Broken bonds and migration

October 24, 2018 01:30 AM Sabita Nakarmi


Sabita Nakarmi

Sabita Nakarmi

The author is First Secretary at the Permanent Mission of Nepal to the United Nations at New York.

How delightful it would be when people do not have to seek recourse to divorce and children do not have to suffer from family separation due to migration?

We usually dream big of having a happy life and family with love, care, money and affluence, prior to migrating to a new destination. Our migration is either for better settlement or academic pursuits or employment opportunities. But is migration always what we dream of? What if those beautiful dreams shatter, family relations break and loving bonds crumble due to the negative consequences of migration?

I was secretly disappointed when I had to work on a number of documents relating to divorce during my stint in a Nepali Mission abroad. People marry, divorce and resettle—as simple as that. Migration has made family relationship as easy and carefree as trying new clothes. Parents these days are prone to pursue their self-pleasure more than thinking about the happiness of family and children. In some cases, women are not satisfied with the family boundary and aspire for more freedom of single life or find someone else with more compatibility. Likewise, some men find better partners with better lifestyle. While in other cases, some women back home keep waiting for years for their men to return whereas men enjoy polygamy at the other end. Human beings have become so selfish and self-centered that well-being, future and happiness of family and children are undermined. Moral ground and ethics are not able to hold a sense of humanity amidst.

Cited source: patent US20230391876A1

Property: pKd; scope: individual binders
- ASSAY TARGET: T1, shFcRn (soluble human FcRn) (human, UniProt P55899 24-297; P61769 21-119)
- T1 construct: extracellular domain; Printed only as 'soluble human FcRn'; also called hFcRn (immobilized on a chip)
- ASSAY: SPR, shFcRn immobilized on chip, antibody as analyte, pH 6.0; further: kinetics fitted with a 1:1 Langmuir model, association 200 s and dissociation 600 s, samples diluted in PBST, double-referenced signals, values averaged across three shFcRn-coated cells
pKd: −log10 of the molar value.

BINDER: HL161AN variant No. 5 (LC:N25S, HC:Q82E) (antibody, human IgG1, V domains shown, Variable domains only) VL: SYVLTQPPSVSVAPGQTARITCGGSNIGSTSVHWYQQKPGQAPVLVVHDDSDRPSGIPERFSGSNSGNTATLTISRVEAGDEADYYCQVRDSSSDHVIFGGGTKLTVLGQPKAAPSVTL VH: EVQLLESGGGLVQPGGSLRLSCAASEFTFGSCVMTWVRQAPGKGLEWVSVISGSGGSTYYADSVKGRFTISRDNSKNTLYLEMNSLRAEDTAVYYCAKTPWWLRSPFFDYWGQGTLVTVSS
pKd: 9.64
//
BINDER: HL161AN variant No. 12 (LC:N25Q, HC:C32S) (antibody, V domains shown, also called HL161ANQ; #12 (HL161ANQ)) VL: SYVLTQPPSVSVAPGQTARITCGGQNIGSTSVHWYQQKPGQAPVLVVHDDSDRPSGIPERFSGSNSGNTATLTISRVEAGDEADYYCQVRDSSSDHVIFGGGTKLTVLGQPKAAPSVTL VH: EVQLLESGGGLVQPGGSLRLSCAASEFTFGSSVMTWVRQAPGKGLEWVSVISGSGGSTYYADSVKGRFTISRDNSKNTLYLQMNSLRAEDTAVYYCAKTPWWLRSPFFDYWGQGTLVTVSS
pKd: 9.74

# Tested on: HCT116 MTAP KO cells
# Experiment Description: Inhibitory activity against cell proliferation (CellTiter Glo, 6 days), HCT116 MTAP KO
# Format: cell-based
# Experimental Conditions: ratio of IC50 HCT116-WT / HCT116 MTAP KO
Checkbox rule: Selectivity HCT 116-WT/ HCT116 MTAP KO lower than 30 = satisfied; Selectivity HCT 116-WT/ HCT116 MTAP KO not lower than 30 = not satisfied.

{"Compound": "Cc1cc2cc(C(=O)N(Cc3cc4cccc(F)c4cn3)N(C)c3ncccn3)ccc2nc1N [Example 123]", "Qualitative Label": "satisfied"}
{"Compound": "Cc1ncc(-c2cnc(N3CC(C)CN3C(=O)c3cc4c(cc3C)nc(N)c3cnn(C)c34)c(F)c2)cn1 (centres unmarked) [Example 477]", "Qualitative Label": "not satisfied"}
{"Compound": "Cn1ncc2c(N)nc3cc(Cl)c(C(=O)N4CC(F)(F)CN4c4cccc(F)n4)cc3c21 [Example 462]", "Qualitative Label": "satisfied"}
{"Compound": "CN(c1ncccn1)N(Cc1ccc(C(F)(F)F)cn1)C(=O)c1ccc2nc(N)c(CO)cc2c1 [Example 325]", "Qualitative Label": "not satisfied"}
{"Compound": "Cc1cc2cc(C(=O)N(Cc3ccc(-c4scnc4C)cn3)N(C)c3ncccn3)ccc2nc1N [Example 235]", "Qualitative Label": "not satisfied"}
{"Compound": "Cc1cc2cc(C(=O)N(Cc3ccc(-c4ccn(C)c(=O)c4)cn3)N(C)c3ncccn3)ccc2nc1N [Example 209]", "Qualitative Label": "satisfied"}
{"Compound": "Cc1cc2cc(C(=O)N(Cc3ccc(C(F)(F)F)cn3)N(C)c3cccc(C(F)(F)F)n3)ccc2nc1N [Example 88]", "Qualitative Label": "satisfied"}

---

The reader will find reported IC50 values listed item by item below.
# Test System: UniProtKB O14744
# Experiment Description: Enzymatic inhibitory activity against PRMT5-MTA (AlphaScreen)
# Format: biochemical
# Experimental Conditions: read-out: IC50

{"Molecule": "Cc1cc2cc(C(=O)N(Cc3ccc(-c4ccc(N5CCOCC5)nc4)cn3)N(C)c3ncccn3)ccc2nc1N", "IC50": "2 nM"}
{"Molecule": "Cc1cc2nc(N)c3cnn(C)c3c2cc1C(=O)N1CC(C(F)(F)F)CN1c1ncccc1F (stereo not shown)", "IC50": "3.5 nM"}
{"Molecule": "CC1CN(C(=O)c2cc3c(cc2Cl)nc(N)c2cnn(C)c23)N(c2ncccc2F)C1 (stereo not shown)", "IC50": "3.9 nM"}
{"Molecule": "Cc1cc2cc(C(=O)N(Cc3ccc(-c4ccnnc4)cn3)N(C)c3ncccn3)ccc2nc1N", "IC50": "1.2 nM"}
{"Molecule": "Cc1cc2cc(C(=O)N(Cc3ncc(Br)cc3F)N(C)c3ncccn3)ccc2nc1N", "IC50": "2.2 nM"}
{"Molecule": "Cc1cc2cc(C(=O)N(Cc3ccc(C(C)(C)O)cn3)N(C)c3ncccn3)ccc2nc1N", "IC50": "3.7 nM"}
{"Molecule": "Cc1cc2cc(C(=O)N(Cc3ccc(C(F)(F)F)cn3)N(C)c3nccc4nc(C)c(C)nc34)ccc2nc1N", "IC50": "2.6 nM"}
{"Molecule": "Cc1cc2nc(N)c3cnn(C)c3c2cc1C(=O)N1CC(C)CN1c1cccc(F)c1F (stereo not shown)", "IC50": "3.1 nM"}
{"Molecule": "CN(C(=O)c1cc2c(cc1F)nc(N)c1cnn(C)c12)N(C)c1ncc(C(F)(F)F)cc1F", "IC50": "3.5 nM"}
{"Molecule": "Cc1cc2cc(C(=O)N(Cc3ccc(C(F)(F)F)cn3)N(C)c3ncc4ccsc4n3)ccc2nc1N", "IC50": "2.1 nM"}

Back in Nepal, I am flustered to see so many Nepali people queuing up to make passports with same big dreams of flying abroad for happy life, sufficient money and bright future.

I wonder when people will understand that migration is not always what we dream of. When the country will seriously look into creating a reliable and gainful employment opportunity within.

Facts on realities 

In Nepal, migration is a thriving culture in which families often believe that at least one family member in a household needs to go overseas whether for employment or studies or better settlement. That’s why, out of over 258 million (as of 2017) international migrants across the globe, more than four million accounts for Nepali migrants and about 1,500 youths, in average, migrate every day in Nepal. The preferred destinations are India, Malaysia, the Gulf region (primarily Qatar, Saudi Arabia and the UAE), Oman, Bahrain, South Korea and some developed countries including the USA, the UK and Australia. Nepali women prefer going to Lebanon, Kuwait and Israel. Over and above, only 1.5 percent of Nepali migrants are skilled while 24 percent are semi-skilled Nepali and nearly 75 percent are unskilled.